Four years after saving it from oblivion, the operators have announced the impending closure of the live music pub known as the Newtown Social Club.
The beloved Sandringham was home-away-from-home for a procession of established and up-and-coming bands for over two decades, the last seven under the guidance of former music promoter and agent, Tony Townsend.
Despite dedication that saw over 100 gigs each month rock the venue, the ‘Sando’ fell victim to harsh finance covenants by BankWest in mid-2012, and was put in the hands of receivers.
These pubs are stalwarts in the live music scene in the southern capital, and it was soon confirmed the old Sando – to become known as the Newtown Social Club – would continue this tradition. Reopening in early 2013, the re-named pub had a new stage and new menu to attract patrons in the inner west.
In the years since the transfer, Sydney’s marketplace for pub bands has taken plenty of hits. Iconic establishments such as the Rule brothers’ Annandale Hotel and Ben Walsh’s Lansdowne Hotel have both closed, and the controversial lockout laws have seen all too many venues cease or cut back hosting bands due to lack of patronage, or close altogether.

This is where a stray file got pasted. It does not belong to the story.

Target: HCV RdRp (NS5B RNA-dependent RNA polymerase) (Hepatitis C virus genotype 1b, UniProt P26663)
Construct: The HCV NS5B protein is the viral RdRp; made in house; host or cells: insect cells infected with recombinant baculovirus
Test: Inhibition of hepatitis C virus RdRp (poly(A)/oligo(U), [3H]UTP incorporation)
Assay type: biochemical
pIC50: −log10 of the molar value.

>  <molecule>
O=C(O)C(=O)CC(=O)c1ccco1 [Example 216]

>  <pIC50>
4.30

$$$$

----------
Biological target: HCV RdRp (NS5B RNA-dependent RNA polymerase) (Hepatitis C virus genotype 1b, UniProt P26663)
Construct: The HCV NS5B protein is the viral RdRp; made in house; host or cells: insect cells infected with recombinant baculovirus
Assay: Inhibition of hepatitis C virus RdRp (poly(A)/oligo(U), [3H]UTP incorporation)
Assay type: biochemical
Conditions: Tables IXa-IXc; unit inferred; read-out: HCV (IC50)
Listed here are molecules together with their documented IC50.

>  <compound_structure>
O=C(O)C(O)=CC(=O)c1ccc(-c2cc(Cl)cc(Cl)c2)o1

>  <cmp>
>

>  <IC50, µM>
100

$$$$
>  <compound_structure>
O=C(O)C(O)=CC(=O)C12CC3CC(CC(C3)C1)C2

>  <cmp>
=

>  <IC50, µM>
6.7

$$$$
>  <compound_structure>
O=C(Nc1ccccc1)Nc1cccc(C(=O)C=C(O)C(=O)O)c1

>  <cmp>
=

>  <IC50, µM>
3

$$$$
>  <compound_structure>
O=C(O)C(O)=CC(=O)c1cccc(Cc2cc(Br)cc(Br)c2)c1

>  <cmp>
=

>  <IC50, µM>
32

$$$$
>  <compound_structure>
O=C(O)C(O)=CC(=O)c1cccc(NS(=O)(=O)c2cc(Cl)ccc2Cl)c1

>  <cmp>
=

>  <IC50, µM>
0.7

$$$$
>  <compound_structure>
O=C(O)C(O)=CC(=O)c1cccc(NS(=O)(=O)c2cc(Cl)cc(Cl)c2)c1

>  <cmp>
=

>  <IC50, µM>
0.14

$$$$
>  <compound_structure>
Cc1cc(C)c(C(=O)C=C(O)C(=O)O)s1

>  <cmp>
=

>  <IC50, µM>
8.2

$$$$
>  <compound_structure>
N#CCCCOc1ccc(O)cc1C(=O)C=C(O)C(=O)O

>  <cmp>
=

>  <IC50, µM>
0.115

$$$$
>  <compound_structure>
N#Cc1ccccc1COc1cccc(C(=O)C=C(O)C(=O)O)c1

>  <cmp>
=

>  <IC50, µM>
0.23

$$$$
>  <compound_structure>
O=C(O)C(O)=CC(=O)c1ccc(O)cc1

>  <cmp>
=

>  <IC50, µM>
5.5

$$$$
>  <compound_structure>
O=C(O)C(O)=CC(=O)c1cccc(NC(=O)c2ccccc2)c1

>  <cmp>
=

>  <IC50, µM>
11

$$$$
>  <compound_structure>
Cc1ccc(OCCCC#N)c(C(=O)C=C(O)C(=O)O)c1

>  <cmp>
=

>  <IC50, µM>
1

On Wednesday, the hotel posted on social media yet another blow for the pub band scene, with notice of its upcoming demise. PubTIC contacted management, but they declined to elaborate further.
“Whilst the live music part of the business was a resounding success, the current regulatory climate in Sydney and the inherent challenges therein have made it unsustainable.”
The post remains loyal to the group’s dedication to live music, but sources tell PubTIC the hotel did suffer restrictions in its business model, with limited capacity for foodservice and diversity, and no gaming.
Despite what it describes as “an exciting run of shows over the coming months” the Newtown Social Club is set to close 23 April.